Stoeckl notes that Russia and the ROC has exercised an impressive political ground game in international diplomacy, particularly in advancing traditionalist agendas and Christian rights concepts on family and abortion. Russia had support at the U.N. from many countries in Africa, Asia and Central America. The traditionalist coalition outmaneuvered Western European countries and the U.S. in 2016, passing Resolutions such as 32/23 titled, “Protection of the family: role of the family in supporting the protection and promotion of human rights of persons with disabilities.”

World Congress of Families  

Stoeckl points to transnational moral coalitions such as the World Congress of Families, an international non-profit founded in 1995 by a Russian and American. It hosts annual meetings and promotes a pro-Christian worldview, conservative gender roles, anti-abortion policies and a hetero-normative agenda. Its 13th annual meeting happens this weekend, March 29-31 in Verona, Italy.

Religion News Service columnist Mark Silk (who also attended the forum at Fordham University) wrote a column this week highlighting this background on the event and its parent organization:

The WCF, in case you haven’t heard of it, is an annual event sponsored by the International Organization for the Family (IOF), a Washington-based NGO dedicated to furthering the Christian right’s agenda by opposing abortion, same-sex marriage, legal protections on the basis of sexual orientation, and pornography around the globe.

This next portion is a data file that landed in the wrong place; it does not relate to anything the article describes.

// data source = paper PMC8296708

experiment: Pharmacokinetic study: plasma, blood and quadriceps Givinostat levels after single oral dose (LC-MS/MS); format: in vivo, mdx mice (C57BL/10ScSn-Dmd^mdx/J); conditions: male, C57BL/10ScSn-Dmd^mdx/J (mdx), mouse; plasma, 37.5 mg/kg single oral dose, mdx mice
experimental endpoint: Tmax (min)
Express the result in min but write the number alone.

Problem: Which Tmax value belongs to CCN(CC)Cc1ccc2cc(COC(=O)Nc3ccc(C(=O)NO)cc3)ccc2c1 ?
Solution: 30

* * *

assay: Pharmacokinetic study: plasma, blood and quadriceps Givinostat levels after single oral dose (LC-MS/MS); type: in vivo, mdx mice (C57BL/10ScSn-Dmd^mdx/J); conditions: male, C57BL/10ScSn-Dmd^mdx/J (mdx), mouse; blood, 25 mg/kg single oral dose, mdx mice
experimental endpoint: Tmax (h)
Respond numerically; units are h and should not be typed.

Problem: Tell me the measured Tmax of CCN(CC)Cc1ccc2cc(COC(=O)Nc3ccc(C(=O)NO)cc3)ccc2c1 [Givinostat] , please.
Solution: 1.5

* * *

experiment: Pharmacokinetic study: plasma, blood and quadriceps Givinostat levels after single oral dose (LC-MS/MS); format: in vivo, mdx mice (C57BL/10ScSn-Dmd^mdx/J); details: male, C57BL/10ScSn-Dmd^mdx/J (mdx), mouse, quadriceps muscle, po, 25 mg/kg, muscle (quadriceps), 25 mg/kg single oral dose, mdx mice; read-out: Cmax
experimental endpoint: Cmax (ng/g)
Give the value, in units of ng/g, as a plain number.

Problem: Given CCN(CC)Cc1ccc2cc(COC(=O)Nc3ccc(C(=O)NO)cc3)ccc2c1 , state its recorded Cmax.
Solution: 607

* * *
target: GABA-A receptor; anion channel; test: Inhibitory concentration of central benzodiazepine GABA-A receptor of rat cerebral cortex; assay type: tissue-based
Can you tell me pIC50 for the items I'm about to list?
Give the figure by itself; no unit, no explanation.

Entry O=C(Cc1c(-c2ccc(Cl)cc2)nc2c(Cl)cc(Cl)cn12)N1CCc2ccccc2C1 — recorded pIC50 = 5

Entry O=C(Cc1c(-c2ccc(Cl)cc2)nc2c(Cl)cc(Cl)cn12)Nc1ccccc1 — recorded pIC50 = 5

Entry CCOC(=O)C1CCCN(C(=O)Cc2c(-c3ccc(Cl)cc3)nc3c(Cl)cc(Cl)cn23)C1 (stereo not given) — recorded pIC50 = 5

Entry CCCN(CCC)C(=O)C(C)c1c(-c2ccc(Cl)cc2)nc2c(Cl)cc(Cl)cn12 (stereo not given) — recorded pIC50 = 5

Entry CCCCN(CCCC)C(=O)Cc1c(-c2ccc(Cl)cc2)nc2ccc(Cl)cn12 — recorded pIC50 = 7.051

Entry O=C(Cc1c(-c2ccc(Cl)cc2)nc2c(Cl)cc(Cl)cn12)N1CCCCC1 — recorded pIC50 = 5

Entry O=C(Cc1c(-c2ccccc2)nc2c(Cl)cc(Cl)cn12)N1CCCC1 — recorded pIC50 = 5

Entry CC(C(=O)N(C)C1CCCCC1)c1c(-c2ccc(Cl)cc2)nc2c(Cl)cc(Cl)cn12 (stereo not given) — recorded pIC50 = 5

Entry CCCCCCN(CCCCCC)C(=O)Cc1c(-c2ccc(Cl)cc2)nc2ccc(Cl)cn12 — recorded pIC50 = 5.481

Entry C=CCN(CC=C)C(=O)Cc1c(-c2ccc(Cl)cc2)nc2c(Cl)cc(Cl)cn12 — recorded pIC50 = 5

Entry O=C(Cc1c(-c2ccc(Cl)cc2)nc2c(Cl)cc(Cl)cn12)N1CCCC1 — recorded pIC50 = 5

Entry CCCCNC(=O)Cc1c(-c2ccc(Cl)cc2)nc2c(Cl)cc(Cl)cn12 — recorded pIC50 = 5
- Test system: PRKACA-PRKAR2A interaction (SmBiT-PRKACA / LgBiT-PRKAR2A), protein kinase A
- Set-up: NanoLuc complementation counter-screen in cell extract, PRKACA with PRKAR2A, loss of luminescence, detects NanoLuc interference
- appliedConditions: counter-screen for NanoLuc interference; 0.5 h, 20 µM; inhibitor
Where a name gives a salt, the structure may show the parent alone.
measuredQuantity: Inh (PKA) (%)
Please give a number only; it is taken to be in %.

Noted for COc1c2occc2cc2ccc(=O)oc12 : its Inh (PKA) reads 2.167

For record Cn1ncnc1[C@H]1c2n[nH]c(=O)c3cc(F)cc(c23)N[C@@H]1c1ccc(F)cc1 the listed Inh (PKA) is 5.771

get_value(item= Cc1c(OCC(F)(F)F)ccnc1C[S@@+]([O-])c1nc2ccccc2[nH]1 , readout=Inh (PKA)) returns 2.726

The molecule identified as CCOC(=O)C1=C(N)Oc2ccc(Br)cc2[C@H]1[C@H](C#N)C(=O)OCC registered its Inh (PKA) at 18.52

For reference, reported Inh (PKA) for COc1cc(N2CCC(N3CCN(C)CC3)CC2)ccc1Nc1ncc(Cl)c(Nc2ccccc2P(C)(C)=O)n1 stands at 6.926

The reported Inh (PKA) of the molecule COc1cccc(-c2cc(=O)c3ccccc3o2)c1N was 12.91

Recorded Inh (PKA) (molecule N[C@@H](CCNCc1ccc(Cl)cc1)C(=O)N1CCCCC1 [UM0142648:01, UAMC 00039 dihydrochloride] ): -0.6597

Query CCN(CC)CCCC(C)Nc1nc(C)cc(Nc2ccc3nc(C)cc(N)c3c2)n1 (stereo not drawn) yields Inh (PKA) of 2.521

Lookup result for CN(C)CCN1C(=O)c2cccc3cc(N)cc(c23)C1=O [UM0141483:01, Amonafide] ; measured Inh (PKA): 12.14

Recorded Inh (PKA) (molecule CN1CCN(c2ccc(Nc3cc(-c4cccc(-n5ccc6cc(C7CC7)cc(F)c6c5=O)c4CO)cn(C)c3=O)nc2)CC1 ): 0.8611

It was established in 1997 by Allan Carlson, a history professor at Hillsdale College, who had the clever idea of turning the 1948 Universal Declaration of Human Rights into a charter for traditional family values…

Since Kirill became Patriarch of Moscow in 2009, WCF leaders have made their presence felt in Russia. In 2013 WCF Vice President Larry Jacobs (along with anti-gay activist Scott Lively) helped the church engineer passage of a bill that attacked LGBT rights in Russia by imposing fines for the dissemination of “propaganda of nontraditional sexual relations to minors.”

At the seminar at Fordham on Orthodoxy & Human Rights, participants discussed how the ROC is defending traditional morality because some believe the Roman Catholic Church is not doing so under Pope Francis as it had under previous popes.

The group discussed how the ROC is collaborating with a new alliance of religious groups that care about traditional morality include American Mormons (or, as they prefer to be called, Latter Day Saints), Muslims, conservative Jews, conservative Catholics and protestant evangelicals.

Implications: New, more global culture wars